By John Cross firstname.lastname@example.org
The Mankato Free Press
---- — In the game of politics, you win some, lose some.
What sportsmen and conservationists got in the new, five-year Farm Bill that President Obama signed into law on Friday possibly could have been better.
Then again, considering how business is done in Washington D.C. these days, it also could have been much, much worse.
The most important conservation provisions of the new Federal Agriculture Reform and Risk Management Act of 2014 — commonly called the Farm Bill — include linking conservation compliance practices to obtaining crop insurance and a “Sodsaver” provision targeted for six states in the Upper Midwest.
Other provisions in the bill include $40 million to fund programs that encourage private landowners to allow public access, greater emphasis on preserving wildlife habitat through existing programs, and the consolidation of some existing federal conservation programs to make them more efficient.
Those are in the win column.
But in the lost column, funding for the Conservation Reserve Program was cut by $6 billion and maximum acreage enrollments reduced from the current 32 million acres to only 24 million acres.
The popular program which for nearly 30 years has paid landowners to take marginal acres out of production and plant them in grasses has been the foundation for wildlife habitat in farm country.
Minnesota congressman Tim Walz, a member of the House Agriculture Committee and ranking member of the Agriculture Subcommittee on Conservation, Energy, and Forestry, said that he was satisfied with the legislation.
“Overall, considering the atmosphere we’re in, I’m very proud of what we did,” he said.
A key conservation component of the new farm bill, he said, was linking farm insurance once again to conservation compliance.
“We’re saying that you as a landowner certainly have a right to break up your marginal land but you’re not going to get government help to do it,” he said.
Walz said that while he wasn’t pleased with the reduced funding for CRP and acreage reductions, the reality of current farm economics trumped the popular conservation program.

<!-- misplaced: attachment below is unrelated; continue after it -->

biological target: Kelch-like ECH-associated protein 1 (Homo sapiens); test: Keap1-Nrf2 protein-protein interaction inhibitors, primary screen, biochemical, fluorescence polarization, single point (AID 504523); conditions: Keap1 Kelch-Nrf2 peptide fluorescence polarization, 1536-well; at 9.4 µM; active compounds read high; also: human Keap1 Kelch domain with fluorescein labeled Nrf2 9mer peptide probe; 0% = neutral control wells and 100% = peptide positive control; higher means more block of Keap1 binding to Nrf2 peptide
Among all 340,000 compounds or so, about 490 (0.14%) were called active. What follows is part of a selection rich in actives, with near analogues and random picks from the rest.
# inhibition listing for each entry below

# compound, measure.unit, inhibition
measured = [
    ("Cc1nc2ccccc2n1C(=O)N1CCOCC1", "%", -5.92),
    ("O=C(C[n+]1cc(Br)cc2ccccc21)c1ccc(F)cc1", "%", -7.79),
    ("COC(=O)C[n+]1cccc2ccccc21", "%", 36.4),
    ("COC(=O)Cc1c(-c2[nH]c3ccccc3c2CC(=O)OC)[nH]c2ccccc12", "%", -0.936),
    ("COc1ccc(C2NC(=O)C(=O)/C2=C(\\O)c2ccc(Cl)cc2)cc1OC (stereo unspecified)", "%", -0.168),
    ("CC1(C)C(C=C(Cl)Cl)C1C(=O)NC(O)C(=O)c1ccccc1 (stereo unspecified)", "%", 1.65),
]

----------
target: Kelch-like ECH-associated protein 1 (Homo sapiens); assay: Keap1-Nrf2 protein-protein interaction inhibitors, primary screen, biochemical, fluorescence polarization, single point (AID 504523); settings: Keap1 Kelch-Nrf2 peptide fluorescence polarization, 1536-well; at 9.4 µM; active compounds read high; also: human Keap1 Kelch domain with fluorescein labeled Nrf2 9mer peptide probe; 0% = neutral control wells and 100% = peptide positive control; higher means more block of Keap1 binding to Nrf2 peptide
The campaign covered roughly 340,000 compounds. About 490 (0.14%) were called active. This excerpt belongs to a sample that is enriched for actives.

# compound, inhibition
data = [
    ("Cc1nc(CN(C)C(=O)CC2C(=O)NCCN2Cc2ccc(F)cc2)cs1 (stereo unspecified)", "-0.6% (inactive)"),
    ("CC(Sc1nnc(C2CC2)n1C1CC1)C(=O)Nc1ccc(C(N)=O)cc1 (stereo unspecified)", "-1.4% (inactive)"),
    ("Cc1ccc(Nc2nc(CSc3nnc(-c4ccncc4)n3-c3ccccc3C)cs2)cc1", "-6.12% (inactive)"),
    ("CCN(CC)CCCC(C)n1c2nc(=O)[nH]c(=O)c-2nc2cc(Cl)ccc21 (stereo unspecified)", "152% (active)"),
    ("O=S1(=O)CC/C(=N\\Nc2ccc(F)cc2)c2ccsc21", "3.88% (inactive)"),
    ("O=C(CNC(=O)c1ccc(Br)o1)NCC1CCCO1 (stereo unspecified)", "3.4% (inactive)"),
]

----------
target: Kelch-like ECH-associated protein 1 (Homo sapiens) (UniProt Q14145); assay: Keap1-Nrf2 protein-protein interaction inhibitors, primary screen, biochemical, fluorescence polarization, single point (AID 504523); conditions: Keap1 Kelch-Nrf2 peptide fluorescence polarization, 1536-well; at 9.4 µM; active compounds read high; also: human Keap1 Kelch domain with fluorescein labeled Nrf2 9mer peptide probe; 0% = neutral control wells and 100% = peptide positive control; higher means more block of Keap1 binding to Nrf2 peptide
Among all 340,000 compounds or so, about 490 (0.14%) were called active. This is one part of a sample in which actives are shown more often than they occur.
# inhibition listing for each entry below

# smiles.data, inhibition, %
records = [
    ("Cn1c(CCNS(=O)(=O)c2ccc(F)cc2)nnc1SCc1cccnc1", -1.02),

“That was a tough one,” he said. “It breaks my heart to see those CRP acres coming down but with what we can pay, it makes it very difficult to make the numbers work.”
However, Walz said the Sodsaver provision, which should discourage landowners in Minnesota, Iowa, Nebraska, Montana and the Dakotas from converting native grassland into row crops by limiting crop insurance subsidies on those acres, might act to offset some of those losses.
Statements released from national conservation groups like Ducks Unlimited, the National Wild Turkey Federation and Pheasants Forever universally hailed the 2014 Farm Bill’s conservation measures.
Dave Nomsen, vice president of government affairs for the conservation group Pheasants Forever, said that overall, his organization was pleased with the bill.
“First of all, it’s very good news that it’s done,” he said. “It’s been an agonizing two-plus years.”
He said that once again tying crop insurance to conservation compliance along with the new Sodsaver provision were particularly vital components to a new farm bill if it was going to address critical conservation concerns.
Nomsen said that Walz, who served on the Farm Bill Conference Committee which crafted the legislation, deserved much of the credit for getting those two components included.
“He really was a champion in all of this,” Nomsen said. “Tim’s leadership was critical.”
Another conservation component within the bill included a consolidation of 23 government conservation programs into just 13, which Nomsen characterized as “tweaking” that should streamline the administration of easement programs such as the Wetland and Grassland Reserve.
“We’re satisfied with the bill, but rather than it being an end point, we really see it as a starting point,” he said.
The real measure of success of what lawmakers crafted for 2014 Farm Bill, he said, ultimately will be measured a few years down the road by the amount of grasslands and wetlands that still can be found in the countryside.
John Cross is a Free Press staff writer. Contact him at 344-6376 or by e-mail at email@example.com.